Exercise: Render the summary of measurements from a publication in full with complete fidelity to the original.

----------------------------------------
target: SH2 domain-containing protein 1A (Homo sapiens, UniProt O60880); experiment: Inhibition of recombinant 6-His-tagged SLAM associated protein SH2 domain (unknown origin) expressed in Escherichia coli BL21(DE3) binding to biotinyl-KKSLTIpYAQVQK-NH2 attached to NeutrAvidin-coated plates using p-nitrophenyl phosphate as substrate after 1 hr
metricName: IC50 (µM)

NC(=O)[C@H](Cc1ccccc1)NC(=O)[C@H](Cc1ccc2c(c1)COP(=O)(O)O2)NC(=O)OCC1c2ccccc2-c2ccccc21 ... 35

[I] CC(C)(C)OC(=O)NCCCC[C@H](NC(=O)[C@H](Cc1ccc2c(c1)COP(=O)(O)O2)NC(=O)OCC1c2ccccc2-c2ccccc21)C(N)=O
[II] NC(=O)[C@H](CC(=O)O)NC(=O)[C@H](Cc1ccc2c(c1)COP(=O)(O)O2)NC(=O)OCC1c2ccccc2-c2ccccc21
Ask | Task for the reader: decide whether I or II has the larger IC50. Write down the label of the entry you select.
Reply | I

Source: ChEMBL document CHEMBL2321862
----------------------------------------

target: SH2 domain-containing protein 1A (Homo sapiens, UniProt O60880); experiment: Inhibition of recombinant 6-His-tagged SLAM associated protein SH2 domain (unknown origin) expressed in Escherichia coli BL21(DE3) binding to biotinyl-KKSLTIpYAQVQK-NH2 attached to NeutrAvidin-coated plates using p-nitrophenyl phosphate as substrate after 1 hr
metricName: IC50 (µM)

NC(=O)[C@H](Cc1ccccc1)NC(=O)[C@H](Cc1ccc2c(c1)COP(=O)(O)O2)NC(=O)OCC1c2ccccc2-c2ccccc21 ... 35

[I] CC(C)(C)OC(=O)NCCCC[C@H](NC(=O)[C@H](Cc1ccc2c(c1)COP(=O)(O)O2)NC(=O)OCC1c2ccccc2-c2ccccc21)C(N)=O
[II] NC(=O)[C@H](CC(=O)O)NC(=O)[C@H](Cc1ccc2c(c1)COP(=O)(O)O2)NC(=O)OCC1c2ccccc2-c2ccccc21
Ask | Task for the reader: decide whether I or II has the larger IC50. Write down the label of the entry you select.
Reply | I

Source: ChEMBL document CHEMBL2321862